Aside from black-based decks, of which there are many, I love Esper Control.

Love me some Esper.

While it might not be the best choice at the moment with everyone gunning for it, I’ve had a lot success online with Esper and have found it very difficult to turn away from it.

Harry Corvese, who might be one of the sexiest men alive, proved Esper still has some chops by being the only person the entire weekend to Top 8 with it. Take that in.

Harry’s build is super close to what I’ve been playing the last two weeks.

For those of you that haven’t gotten the memo, Nightveil Specter is the new truth because people can’t handle the truth.

A few days ago at FNM, I played against a good friend of mine, Chase, who is a very competent control player. He was set on the more Brad Nelson like list from Cincinnati, while I was sporting the man plan in my board. He quickly toppled me game 1, but after board I brought in my Specters.

In both games I resolved Nightveil Specter when I was way behind, and in both games a few attacks from it started generating the card advantage I needed to scrape my way back into things. Eventually Specter took over, and Chase scooped his cards. Before the match, we wondered aloud if Specter was going to make a difference. By the end of the match, I think we both understood why it’s so potent.

One of the cards Harry played that I moved away from is Blind Obedience. I haven’t been overly impressed with it, finding that Doom Blade kills the things that matter the most like Stormbreath Dragon and Mistcutter Hydra instead of just delaying them for a turn. I’m certainly going to have to do more testing to figure out which is better.

I think it says a lot about the state of the format when a deck goes from being an unstoppable killing machine like Esper Control last weekend to only sporting a singleton Top 8 in three huge tournaments this weekend.

Last week I wrote about staying ahead of the curve when it comes to the evolution of Standard, and I felt like for once my article nailed it. I predicted that Esper was about to take it on the chin for the week and that the decks that prey on it would rise to the top, which they did.

Jund Monsters fell off the map a little bit, but that’s to be expected. If Esper isn’t the deck of the week, Monsters, which does well in a format full of Esper, is naturally going to have trouble dealing with the decks that beat it. Black with its plethora of removal and fast blitz style decks make for big frowns for Jund, so if the format shifts to compensate for those decks, I’d expect Monsters to continue its freefall.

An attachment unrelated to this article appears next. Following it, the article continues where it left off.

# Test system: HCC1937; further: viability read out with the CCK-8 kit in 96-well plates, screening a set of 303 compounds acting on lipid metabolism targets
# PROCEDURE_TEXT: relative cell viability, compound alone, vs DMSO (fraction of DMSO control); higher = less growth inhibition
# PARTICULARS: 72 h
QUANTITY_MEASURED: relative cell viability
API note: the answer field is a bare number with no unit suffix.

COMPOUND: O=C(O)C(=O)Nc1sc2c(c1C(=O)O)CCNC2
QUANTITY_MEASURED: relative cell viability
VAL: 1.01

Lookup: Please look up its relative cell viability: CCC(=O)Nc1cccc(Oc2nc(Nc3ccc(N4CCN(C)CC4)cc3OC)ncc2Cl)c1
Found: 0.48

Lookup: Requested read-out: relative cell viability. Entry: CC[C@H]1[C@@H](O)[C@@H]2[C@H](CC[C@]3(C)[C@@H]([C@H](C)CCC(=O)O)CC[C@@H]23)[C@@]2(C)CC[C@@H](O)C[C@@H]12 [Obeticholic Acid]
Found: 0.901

This weekend.

What am I doing?

It’s hard to say, but here is what I’m testing:

I tried to stay away from changing a lot from Eric Froehlich’s initial list because I think what he was doing last week was the best thing possible that a deck like this could be attempting. One of my happiest additions to the sideboard has been Mizzium Mortars, which I think is a card that this kind of deck should be playing in order to deal with he who shall not be named.

*whispers Blood Baron of Vizkopa*

Aside from that the extra removal is going to come in handy against another deck that I feel like is going to surge in the coming weeks, and that’s this beast:

Tom Ross, aside from having a silky smooth voice, has shown a masterful knowledge of how to beat decks that should be bad matchups. In his article last week, Tom dissected Esper Control and how to best attack it, taking his own advice and sporting this glorious R/G deck in Charlotte that kills with precision and speed, essentially ignoring whatever your opponent is doing and just beating the piss out of them.

This is why I really like playing more ways to deal with problematic cards. Pharika’s Cure, a card which is very powerful against his strategy, is bad against cards like Fanatic of Xenagos. Mizzium Mortars kills it dead. Is it rewarding to be greedy and hope that you draw one of your nine red sources? What if you ever get to overload it? Is that the dream?

If I were to work on an Esper Control list, this is the one I would start with, at least maindeck.

One important thing to note is that Marius went 7-1 in the Standard portion of #SCGINVI with his Esper Control build.

It’s easy to become very results oriented with what won this Invitational, but some of the most important decks can be found in the 7-1 or better lists. These show the cream of the crop essentially for what did well in the Standard portion, meaning if these people won a few more Legacy matches, they would have made Top 8 without batting an eyelash.

Marius and his deck did a great job during the Standard section, but I’m not a fan of his board. I’d change it to something like this:

2 Archangel of Thune
4 Nightveil Specter
2 Blood Baron of Vizkopa
2 Dispel
2 Revoke Existence
3 Thoughtseize

I think Thoughtseize in the main is extremely powerful, and I’d be more inclined to play them over at least a single Last Breath and an Azorius Charm. I just think the card is too good to not play right now.

So what does the future hold for me this weekend?

Well, as always, I value your input and can’t wait to hear what you say in the comments about it. If you have any builds of Esper Control or black-based devotion decks, I’d love to check them out and see what kind of technology you’ve been doing well with.

But just in case I go 0-2 drop, there is one last question I’d like to ask you . . .

Disney or Hogwarts?